Common Property Drainage Problems and How to Address Them
Proper drainage of your property is very important, as having water build up on the property can mean flooding in your home's basement, cracks in the foundation, and ice that forms on the walkways and the sod itself. Note a few common drainage problems and solutions that you might try with your property, so your home and your lawn are protected from flooding and other damage.
Your own landscaping can actually cause drainage issues on your property; if you have no grass or other vegetation planted on the property, the soil can become overly moist and water can then make its way toward your home. Many homeowners often use too much topsoil or mulch when planting flowers and other vegetation, and this can also capture water and not allow it to drain away toward the street and city drains. Work with a landscaper to plant the right amount of grass and other vegetation on the property, and to prepare the soil so that it's not overly moist and so that water drains as it should.
If soil is too sandy, it will let moisture slip right through, so that it may easily run toward your house rather than being absorbed. You can have new soil brought into your property and have it mixed with the old, so that it's more compact and won't allow for such rapid drainage. You might also have permeable pavers placed around the property; these are a type of cement block that allows water to run through their surface. This can slow down that flow of water so that it can be more readily absorbed by the soil and any nearby vegetation, rather than letting this water flow toward the home.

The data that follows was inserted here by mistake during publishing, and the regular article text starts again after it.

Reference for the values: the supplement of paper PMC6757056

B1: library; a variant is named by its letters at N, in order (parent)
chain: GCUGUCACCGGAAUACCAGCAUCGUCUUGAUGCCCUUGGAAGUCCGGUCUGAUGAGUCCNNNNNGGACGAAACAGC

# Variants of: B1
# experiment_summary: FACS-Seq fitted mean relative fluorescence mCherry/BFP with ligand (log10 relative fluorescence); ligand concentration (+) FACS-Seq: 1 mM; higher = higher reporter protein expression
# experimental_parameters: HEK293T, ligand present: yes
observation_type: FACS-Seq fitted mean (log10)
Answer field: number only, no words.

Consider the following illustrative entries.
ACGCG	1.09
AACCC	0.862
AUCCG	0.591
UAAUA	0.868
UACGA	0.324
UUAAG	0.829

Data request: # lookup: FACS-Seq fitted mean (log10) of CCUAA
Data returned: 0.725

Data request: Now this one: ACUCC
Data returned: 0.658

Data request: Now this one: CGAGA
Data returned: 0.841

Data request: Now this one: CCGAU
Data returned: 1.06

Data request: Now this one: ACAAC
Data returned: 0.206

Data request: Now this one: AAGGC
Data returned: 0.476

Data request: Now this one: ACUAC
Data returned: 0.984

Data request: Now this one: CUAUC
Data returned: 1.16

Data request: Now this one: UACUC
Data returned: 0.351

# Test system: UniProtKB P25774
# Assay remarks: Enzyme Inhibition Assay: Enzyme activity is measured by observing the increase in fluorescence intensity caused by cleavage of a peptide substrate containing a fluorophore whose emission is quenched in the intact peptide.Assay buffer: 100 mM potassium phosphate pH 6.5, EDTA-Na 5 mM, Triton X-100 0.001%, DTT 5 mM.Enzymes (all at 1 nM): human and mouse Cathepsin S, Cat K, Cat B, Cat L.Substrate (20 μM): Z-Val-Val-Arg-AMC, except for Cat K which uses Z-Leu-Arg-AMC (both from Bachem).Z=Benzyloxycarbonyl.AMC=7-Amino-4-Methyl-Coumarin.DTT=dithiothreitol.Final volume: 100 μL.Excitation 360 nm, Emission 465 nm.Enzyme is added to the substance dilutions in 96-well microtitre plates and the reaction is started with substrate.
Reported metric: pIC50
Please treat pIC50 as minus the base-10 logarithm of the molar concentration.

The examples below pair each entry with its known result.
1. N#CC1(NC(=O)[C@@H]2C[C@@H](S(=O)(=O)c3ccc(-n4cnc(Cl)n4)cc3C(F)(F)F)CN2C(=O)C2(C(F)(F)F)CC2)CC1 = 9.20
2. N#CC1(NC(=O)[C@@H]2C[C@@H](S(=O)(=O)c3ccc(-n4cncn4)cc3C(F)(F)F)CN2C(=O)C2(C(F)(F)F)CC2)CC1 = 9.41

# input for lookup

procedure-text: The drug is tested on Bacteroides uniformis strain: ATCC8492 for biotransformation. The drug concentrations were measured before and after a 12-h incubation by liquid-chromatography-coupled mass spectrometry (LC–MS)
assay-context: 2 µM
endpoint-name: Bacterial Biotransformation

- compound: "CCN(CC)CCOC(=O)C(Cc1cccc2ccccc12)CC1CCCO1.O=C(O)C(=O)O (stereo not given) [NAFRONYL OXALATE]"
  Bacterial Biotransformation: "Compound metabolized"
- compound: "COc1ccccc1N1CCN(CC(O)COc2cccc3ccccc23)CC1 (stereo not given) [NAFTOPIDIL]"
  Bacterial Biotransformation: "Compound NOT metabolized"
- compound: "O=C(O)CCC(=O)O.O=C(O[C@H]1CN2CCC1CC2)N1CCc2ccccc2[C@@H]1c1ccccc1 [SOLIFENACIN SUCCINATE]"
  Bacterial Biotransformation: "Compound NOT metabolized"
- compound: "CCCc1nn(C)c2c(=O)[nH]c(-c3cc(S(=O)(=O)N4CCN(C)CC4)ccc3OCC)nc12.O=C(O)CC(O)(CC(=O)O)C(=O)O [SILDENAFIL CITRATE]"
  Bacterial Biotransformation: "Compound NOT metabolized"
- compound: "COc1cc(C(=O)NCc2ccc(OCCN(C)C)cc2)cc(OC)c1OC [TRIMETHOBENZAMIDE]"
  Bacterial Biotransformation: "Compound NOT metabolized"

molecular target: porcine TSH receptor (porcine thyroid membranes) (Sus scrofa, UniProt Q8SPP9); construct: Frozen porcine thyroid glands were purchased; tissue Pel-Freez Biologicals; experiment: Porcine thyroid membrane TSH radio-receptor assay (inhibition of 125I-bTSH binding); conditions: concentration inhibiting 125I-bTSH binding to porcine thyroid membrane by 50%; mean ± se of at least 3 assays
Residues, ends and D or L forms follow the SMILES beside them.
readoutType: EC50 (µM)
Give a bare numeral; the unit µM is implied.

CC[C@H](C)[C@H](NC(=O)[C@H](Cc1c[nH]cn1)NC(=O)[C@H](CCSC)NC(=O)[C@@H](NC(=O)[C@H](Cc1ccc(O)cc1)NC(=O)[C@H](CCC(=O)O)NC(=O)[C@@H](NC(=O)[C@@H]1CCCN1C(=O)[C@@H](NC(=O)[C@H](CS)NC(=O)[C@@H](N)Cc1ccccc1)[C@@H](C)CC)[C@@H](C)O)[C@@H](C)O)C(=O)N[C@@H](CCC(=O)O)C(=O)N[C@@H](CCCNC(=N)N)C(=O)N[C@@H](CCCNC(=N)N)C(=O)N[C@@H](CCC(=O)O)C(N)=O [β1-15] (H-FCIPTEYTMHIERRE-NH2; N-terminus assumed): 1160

If you have many solid surfaces outside your home, including stone patio pavers, a large concrete carport or patio area, and other such paved spots, these materials can also keep water from draining away as it should. Depending on how those materials are graded, they could be directing water back to the home, or to an area that is prone to flooding. Check the grade of these areas, so you know they're properly sloped away from the home and toward the street, and this will ensure these solid surfaces are not allowing water to seep into the soil around the home's foundation. You can also add permeable pavers to these areas rather than standard concrete or patio stones, so that they allow water to drain into the soil properly, rather than running toward the home.